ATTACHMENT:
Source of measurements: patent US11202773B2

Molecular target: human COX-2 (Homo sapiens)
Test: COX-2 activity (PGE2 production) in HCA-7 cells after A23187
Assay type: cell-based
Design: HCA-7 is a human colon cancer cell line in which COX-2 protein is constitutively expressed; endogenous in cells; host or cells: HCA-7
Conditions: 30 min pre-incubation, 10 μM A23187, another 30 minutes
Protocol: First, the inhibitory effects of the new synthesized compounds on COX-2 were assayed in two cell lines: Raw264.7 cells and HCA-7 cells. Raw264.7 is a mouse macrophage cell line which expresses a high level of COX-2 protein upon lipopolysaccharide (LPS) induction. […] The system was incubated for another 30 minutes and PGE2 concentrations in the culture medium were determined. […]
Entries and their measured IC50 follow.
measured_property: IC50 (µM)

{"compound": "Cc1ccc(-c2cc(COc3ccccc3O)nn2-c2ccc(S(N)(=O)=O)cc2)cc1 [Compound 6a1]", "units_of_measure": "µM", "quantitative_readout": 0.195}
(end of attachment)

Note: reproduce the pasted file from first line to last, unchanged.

Source of measurements: patent US11202773B2

Molecular target: human COX-2 (Homo sapiens)
Test: COX-2 activity (PGE2 production) in HCA-7 cells after A23187
Assay type: cell-based
Design: HCA-7 is a human colon cancer cell line in which COX-2 protein is constitutively expressed; endogenous in cells; host or cells: HCA-7
Conditions: 30 min pre-incubation, 10 μM A23187, another 30 minutes
Protocol: First, the inhibitory effects of the new synthesized compounds on COX-2 were assayed in two cell lines: Raw264.7 cells and HCA-7 cells. Raw264.7 is a mouse macrophage cell line which expresses a high level of COX-2 protein upon lipopolysaccharide (LPS) induction. […] The system was incubated for another 30 minutes and PGE2 concentrations in the culture medium were determined. […]
Entries and their measured IC50 follow.
measured_property: IC50 (µM)

{"compound": "Cc1ccc(-c2cc(COc3ccccc3O)nn2-c2ccc(S(N)(=O)=O)cc2)cc1 [Compound 6a1]", "units_of_measure": "µM", "quantitative_readout": 0.195}